To be fair, some of the objections to the DEC’s swan eradication plan are grounded in science, not in aesthetics. Some have questioned the agency’s assertions about how much damage the swans truly cause to their environment, noting that the population of about 2,000 birds is relatively small.
But even those who speak out against the plan on scientific grounds still seem to find it necessary to note the swan’s majesty, grace and dignity — as if those qualities make it any less harmful to the environment.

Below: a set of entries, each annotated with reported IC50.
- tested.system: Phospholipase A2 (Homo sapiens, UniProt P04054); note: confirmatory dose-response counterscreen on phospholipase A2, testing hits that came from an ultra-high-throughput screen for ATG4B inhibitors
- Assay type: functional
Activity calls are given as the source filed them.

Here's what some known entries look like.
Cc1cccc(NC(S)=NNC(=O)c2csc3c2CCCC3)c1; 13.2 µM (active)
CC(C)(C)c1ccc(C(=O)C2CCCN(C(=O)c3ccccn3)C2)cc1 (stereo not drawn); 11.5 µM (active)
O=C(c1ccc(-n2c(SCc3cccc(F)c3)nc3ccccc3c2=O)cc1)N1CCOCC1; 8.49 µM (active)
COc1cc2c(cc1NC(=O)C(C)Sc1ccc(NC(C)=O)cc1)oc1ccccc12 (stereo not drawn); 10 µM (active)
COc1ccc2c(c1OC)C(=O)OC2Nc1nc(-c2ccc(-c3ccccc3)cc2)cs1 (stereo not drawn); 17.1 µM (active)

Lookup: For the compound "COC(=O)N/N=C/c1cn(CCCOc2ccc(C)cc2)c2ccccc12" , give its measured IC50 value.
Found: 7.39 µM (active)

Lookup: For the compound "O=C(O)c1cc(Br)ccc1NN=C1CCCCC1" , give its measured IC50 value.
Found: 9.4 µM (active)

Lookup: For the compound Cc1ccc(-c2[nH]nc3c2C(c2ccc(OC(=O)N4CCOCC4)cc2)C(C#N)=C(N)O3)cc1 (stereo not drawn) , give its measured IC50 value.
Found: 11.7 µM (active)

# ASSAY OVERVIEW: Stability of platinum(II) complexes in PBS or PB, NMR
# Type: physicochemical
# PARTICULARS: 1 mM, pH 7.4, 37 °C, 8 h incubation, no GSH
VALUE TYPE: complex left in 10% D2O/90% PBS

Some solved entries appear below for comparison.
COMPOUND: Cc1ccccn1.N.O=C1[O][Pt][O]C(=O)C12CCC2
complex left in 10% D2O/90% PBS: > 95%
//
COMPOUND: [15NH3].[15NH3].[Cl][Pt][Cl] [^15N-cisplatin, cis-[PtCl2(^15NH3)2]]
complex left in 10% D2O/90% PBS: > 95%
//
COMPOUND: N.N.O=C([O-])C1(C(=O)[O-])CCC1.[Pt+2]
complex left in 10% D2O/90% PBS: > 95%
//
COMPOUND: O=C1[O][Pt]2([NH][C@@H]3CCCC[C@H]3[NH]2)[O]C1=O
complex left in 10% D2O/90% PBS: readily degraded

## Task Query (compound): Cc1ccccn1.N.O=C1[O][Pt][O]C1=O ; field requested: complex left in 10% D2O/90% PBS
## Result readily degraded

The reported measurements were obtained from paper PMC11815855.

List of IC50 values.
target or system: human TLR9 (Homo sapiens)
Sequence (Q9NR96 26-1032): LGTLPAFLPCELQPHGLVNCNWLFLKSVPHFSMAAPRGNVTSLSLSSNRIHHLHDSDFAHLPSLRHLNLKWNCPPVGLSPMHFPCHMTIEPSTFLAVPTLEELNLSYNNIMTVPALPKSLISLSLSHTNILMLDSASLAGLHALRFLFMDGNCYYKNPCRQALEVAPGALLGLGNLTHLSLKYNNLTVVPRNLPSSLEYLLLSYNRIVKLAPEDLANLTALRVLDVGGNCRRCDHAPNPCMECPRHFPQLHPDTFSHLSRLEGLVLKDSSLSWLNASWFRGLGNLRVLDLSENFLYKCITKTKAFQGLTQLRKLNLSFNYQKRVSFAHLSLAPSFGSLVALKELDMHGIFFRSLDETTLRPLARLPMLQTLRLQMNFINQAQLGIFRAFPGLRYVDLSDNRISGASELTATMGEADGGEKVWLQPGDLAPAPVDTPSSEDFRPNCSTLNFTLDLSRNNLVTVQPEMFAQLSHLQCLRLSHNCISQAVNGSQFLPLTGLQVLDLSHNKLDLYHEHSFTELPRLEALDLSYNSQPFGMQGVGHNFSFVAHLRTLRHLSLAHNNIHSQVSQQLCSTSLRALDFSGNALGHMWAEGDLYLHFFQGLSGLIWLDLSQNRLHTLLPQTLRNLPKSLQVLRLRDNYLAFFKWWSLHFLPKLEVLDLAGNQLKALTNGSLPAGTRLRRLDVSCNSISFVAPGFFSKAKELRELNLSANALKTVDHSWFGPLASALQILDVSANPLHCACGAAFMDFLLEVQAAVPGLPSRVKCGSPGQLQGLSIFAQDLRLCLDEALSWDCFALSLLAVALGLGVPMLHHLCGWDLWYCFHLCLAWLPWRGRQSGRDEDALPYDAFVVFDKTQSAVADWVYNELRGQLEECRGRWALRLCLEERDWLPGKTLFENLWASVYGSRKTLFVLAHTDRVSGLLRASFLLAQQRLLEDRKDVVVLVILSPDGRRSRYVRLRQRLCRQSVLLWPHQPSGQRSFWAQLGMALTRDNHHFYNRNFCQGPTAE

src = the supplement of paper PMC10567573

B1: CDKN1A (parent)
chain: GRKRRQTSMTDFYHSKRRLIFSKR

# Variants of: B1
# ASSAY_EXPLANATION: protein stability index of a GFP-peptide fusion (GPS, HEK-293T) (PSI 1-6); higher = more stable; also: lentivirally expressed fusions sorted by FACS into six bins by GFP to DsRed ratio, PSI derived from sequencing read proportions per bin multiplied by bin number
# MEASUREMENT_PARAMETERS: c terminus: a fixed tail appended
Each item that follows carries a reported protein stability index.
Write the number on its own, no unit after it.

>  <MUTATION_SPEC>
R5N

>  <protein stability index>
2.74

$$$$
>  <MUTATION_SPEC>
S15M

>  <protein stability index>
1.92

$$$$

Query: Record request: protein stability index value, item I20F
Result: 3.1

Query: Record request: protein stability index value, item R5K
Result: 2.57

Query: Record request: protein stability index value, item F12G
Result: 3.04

It’s ridiculous to suppose that the state should be making decisions such as this based on an animal’s looks and bearing. If there is to be a debate about the DEC’s swan management plan (which, for now at least, is focused on downstate areas), let’s make sure we stick to the science.